Island firefighters and emergency personnel this past week responded to no fewer than three fully involved house fires in three different towns.

Although fire officials say there are no signs of foul play in any of the fires, there was consensus that three major structure fires in one week is unusually high for the second week of March on the Vineyard, indeed for any week.

“I can say it is one big coincidence to have three fires in one week, but all indications are it’s just that, a coincidence,” Tisbury fire chief John Schilling said.

The first fire was first reported Thursday, March 6, at 5:47 p.m. when 17-year-old Rafaela Oliveira called 911 to report a fire in the rear bedroom of her family’s home at 195 Spring street in Vineyard Haven. When firefighters arrived they found flames shooting out of an L-shaped addition in back of the single-story home where the bedroom was located.

Chief Schilling said some 50 firefighters responded to the scene including personnel from Oak Bluffs and Edgartown. Next-door neighbor Eric Medeiros, a volunteer firefighter, was one of the first to arrive and immediately started to run water over a 120-pound propane tank adjacent to the house.

Firefighters performed a “quick knockdown” of the flames to make sure the flames did not reach the main part of the house. Using a large gas-powered fan, firefighters used a technique called positive pressure ventilation to change the direction of the flames and essentially chase the fire out of the back of the house, the chief said.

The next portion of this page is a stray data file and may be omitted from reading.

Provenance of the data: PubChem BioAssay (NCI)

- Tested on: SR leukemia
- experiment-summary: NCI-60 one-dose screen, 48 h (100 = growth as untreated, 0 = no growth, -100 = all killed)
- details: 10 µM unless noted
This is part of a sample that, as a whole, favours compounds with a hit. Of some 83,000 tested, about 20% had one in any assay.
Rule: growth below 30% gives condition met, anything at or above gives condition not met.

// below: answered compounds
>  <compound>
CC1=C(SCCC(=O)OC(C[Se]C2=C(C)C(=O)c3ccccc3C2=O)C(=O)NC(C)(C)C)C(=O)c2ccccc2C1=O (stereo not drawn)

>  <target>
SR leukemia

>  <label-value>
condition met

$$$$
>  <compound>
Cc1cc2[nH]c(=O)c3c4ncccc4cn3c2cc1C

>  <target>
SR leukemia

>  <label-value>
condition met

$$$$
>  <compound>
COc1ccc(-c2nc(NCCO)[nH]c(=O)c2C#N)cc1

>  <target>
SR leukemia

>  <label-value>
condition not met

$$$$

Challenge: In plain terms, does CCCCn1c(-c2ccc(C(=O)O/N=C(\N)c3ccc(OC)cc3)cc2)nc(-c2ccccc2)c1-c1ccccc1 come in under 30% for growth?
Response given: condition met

“It was a great save by the firefighters. They acted quickly and smartly and prevented the fire from spreading. They did a fantastic job,” he said.

Chief Schilling also praised the quick actions of Rafaela Oliveira, who helped evacuate both her eight-year-old sister Brianna and her sight-impaired grandmother. After discovering the fire, her first instinct was to try and extinguish the flames, the chief said, but after filling a pan with water and returning to the bedroom she quickly realized the fire was out of control.

“She realized she had her work cut out for her getting everyone out, and she moved quickly. She didn’t take time to gather up any items — she didn’t even take time to grab her cell phone — which for a teenager is pretty impressive. She kept her head together and deserves a lot of credit,” he said.

Once outside, Ms. Oliveira told her sister to go to a neighbor’s house, which was only about 10 yards away, and call 911 for help.

According to chief Schilling, no residents or fire personnel were injured in the blaze.

Although most of the fire was contained to the rear of the home, the rest of the house did sustain extensive water, smoke and heat damage. For the time being, the building has been deemed uninhabitable and the Oliveira family has been forced to relocate.

The family’s plight has prompted a wide-ranging and generous response from the Island community. The Tisbury school, where Brianna Oliveira is a student, is sponsoring a raffle to benefit the Oliveira family. Parents already have donated two iPods and Red Sox jackets and paraphernalia.

Tisbury School principal Richie Smith said school officials have already tapped into the Manter Fund, a charitable trust established to help students in need each year, to buy new clothes for the Oliveira family. He said the response from the community has been tremendous.